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Sonny LeMaire of ‘Exile’: “Change is not a curse but an opportunity”

There’s not a thing anyone could have said to me that would have deterred my determination to pursue my dream. As a part of our series about rising music stars, I had the distinct pleasure of interviewing Sonny LeMaire of the band Exile. Exile formed in 1963 looking to play small clubs in Richmond, Kentucky, but […]

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There’s not a thing anyone could have said to me that would have deterred my determination to pursue my dream.


As a part of our series about rising music stars, I had the distinct pleasure of interviewing Sonny LeMaire of the band Exile.

Exile formed in 1963 looking to play small clubs in Richmond, Kentucky, but managed to top both the pop and country charts during their over 55 year-long career. Their most successful hit, “Kiss You All Over” spent four weeks at the top of Billboard’s pop chart in 1978. In the early 1980’s Exile started to focus on country music. During their run on the country charts Exile has successfully had ten №1 singles including “I Don’t Want To Be A Memory” and “Give Me One More Chance.” The hit song “Kiss You All Over” was used in the 1996Adam Sandlermovie “Happy Gilmore” and in the 2006 film “Employee of the Month.” They have toured with acts including Aerosmith, Fleetwood Mac, The Oak Ridge Boys, Kenny Rogers and The Judds. The 5 original Exile members re-formed in 2008 and continue to tour today. Current members of the band include J.P. Pennington, Les Taylor, Sonny LeMaire, Marlon Hargis and Steve Goetzman. 2018 celebrates 55 years for the band and 40th anniversary of the hit song “Kiss You All Over.” For more information, visit www.exile.biz.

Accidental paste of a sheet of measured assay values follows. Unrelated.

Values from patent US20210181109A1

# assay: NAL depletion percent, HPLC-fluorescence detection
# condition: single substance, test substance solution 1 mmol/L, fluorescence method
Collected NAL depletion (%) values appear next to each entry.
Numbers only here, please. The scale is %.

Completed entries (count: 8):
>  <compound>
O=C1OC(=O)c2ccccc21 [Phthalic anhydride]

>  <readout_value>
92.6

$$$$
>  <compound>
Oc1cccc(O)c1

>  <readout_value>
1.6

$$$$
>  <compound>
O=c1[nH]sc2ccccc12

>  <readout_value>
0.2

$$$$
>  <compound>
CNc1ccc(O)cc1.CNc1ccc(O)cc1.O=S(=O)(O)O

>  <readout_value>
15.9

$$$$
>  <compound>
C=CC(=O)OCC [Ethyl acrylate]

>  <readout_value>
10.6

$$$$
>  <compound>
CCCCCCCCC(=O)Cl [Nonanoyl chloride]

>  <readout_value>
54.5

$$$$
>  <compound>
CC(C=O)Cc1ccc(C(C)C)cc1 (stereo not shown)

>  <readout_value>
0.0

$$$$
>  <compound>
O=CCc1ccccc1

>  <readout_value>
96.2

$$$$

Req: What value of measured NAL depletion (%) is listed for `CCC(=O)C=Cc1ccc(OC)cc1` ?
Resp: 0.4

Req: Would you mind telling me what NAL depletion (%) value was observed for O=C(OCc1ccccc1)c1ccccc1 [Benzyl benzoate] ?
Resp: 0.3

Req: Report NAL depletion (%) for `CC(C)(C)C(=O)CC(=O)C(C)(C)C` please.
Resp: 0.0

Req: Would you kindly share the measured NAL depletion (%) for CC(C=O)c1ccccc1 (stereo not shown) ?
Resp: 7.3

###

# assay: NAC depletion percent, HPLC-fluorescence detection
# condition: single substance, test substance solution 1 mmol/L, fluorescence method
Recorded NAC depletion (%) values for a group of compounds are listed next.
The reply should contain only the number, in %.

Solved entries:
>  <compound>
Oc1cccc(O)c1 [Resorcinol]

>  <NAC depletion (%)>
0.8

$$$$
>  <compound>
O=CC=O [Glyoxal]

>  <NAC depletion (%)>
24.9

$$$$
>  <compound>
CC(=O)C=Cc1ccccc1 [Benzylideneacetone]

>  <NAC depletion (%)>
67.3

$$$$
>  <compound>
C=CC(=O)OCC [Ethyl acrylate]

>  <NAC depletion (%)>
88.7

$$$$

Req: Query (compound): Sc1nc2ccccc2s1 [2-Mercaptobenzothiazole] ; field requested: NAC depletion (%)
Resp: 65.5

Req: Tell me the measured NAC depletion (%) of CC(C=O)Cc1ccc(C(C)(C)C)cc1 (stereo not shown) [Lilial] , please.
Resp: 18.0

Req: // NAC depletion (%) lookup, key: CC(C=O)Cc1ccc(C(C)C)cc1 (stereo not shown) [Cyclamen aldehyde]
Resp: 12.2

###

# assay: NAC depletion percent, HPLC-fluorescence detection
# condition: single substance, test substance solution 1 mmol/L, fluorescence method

Thank you for joining us! Can you share a story with us about what brought you to this specific career path?

My father was a career Army officer. After living in Europe we came back to the U.S. and settled in Southern Indiana across the Ohio River from Louisville KY. In the early ’60’s there was a vibrant music scene that I eventually wanted to a part of. So I started my first band in 1964, The Sceptors, while in High School.